Our research

We held a Food in the Trenches event to share some of our research on the food eaten by South Asian soldiers. Here you can read our mini-exhibition posters, see pictures of the daily ration available to a vegetarian soldier during WW1, and let your mouth water over some of the food sent to soldiers from India.

Rations

This is the amount of food allotted to a vegetarian South Asian soldier daily. It includes milk, gur, tea, lentils, atta, potato, and dried chilli, turmeric, ginger, garlic and salt.

What would you like to know?

What did South Asian soldiers refuse to eat during the Siege of Kut?

What foods did South Asian soldiers miss when they were fighting far from India?

What’s ‘rooty’ and did British soldiers like it?

How was the Royal Pavilion in Brighton adapted to suit South Asian soldiers’ dietary requirements?

What did you miss?

We made and tasted pinni, a Punjabi treat which families sent from India to their men at war. It’s a dense, sweet, energy-rich snack which must have made a delicious change from the day-to-day diet.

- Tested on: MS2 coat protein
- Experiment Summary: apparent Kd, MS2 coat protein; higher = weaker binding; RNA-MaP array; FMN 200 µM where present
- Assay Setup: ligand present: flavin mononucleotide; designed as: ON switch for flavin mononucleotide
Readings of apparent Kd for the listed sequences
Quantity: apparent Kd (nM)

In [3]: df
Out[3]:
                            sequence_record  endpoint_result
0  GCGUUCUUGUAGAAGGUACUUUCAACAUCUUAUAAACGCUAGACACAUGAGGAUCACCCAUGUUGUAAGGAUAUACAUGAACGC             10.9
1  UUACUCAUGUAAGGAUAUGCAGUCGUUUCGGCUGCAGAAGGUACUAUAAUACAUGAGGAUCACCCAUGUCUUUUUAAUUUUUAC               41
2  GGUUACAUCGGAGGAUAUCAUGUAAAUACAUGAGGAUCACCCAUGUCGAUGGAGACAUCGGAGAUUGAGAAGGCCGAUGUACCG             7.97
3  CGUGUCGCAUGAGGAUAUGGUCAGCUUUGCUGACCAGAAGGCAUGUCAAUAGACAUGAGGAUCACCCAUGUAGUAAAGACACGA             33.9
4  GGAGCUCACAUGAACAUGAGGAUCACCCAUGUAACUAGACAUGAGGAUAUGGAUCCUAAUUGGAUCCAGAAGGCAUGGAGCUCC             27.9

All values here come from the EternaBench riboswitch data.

pinni

WARNING! It takes a long time to make – about 5 hours. A real labour of love.

Pinni recipe

1 kg – atta (wheat flour)
500 g – desi ghee (clarified butter)
500 g – chinni (granulated sugar)
3 tbsp – milk
3 tbsp – assorted dry fruit (like badam (almonds), piste (pistachios), kishmish (raisins), slivered

  1. Heat ghee in a large heavy-bottomed pan.
  2. Add flour, stir-fry on low heat.
  3. When the flour is evenly browned and aromatic, remove from heat.
  4. Spread contents of pan on to a plate, allow to cool.
  5. Add sugar and dry fruit.
  6. Mix very gently, but thoroughly.
  7. Use milk as the binding mixture as and when required.
  8. Shape into ping pong-sized balls immediately OR
  9. Allow to cool, then shape.